imagine it must be rather dangerous.”

 

“Not as dangerous as actually being in the
battle,” Catherine said tartly. She didn’t know why she said it,
but she had and she didn’t regret it.

 

Sallie’s eyes got still wider until Catherine
thought they must surely loosen from whatever held them in and pop
right out of her head. She saw, out of the corner of her eye,
Martin’s frown and Bart’s look of amusement.

 

A light in Clayton’s dark eyes belied the
seriousness of his expression. “You are quite right, Mrs. Kelly.
But I like to think I perform a service for our new nation and for
our soldiers. One can’t underestimate the power of the newspapers.
People can be influenced by just the angle of a story, and public
opinion can have great effect on an army.”

 

“Well,” Martin said, in a conciliatory tone,
“there’s no doubt about that. It’s important to keep morale high.
I’ve read too many negative things in the papers lately. Too much
criticism of our officers.”

 

“Some criticism is warranted, of course,”
Clayton replied. “But they’re human and will make mistakes.”

 

“Take Lee, for instance, at Sharpsburg—”
Martin began, but he was interrupted by Bart.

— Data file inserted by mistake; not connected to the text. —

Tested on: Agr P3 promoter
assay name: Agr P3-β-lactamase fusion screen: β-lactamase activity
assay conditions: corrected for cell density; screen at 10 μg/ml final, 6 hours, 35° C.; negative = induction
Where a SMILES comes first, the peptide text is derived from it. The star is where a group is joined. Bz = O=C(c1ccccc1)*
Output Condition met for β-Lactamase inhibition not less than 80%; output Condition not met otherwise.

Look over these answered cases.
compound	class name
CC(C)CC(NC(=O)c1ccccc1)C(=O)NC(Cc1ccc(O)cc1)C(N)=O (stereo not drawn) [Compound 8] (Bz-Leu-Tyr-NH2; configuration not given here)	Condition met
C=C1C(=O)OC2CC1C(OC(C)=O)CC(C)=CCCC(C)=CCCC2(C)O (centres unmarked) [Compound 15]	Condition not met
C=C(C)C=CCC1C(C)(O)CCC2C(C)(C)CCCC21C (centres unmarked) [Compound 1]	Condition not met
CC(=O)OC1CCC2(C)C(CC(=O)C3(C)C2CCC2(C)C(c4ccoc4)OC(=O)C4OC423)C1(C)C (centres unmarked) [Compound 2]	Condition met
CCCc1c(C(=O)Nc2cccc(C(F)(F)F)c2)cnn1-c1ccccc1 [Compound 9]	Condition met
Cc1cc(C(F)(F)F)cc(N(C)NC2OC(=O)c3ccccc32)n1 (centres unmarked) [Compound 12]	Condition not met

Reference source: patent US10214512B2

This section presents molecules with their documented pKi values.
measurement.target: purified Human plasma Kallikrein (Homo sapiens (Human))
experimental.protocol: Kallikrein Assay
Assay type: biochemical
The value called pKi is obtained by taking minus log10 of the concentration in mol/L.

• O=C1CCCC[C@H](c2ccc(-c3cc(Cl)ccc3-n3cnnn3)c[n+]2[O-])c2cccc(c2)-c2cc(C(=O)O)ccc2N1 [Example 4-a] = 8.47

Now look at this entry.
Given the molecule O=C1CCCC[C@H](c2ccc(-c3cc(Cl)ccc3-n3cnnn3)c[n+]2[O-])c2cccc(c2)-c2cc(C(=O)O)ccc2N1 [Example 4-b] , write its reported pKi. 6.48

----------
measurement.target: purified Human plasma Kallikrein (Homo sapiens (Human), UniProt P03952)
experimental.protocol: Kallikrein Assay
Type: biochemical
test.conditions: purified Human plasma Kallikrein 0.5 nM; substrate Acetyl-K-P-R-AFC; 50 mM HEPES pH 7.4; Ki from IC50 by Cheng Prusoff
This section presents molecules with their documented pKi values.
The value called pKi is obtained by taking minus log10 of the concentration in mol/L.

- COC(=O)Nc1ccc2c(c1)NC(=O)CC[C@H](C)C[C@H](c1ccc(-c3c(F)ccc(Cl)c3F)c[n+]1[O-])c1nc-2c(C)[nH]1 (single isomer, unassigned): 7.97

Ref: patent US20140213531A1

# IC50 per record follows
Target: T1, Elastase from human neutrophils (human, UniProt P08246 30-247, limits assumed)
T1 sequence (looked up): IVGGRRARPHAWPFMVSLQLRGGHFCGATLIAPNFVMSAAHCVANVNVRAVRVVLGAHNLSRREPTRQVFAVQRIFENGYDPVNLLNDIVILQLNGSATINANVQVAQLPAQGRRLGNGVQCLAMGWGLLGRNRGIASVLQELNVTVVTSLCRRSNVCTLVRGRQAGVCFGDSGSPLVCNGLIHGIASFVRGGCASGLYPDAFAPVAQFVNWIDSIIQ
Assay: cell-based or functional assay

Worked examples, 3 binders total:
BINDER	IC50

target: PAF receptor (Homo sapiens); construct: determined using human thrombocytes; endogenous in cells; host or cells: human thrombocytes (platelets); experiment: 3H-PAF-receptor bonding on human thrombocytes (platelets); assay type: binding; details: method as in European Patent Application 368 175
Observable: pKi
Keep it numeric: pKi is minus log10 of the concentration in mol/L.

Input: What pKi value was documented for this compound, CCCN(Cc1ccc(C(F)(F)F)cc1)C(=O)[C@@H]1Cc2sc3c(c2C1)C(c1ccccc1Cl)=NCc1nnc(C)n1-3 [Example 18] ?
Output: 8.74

“Come, gentlemen, let’s not bore the ladies
with talk of the war,” he said, smiling at his brother-in-law.

 

“Oh, I’m not bored,” Sallie said quickly, and
with such feeling that Catherine raised her eyebrows. “Why, what
else is there to talk about? Tell me, Mr. Pierce, do you think the
war will ever come here?”

 

“The war
is
here, Mrs. Henderson; in
fact, it’s practically at our doorstep. If you mean, will the Union
Army ever take Richmond, I can only say it isn’t outside the realm
of possibility.”

 

“Is it true what they say about the Yankees?
That they burn people out of their homes, even old people and
children, and that they treat women like…well, you know…like the
order from that horrid Yankee general who took over New
Orleans?”

 

“They do burn homes, yes,” Clayton answered.
“It’s a tactic of war, of course. As for their treatment of women,
I really can’t say. One hopes that most Union officers are not as
lacking in good sense as General Butler.”

 

The incident he spoke of concerned Butler’s
decree that any southern woman who showed disrespect to a Union
soldier should be treated as a common woman of the streets.
Catherine had read about Butler’s array of vices; he was vehemently
disliked in New Orleans and its citizens had bestowed upon him
several unflattering but descriptive nicknames.

 

The conversation continued about various
aspects of the war. Catherine watched their guest covertly. He was
courteous, but she sensed he didn’t enjoy talking about himself or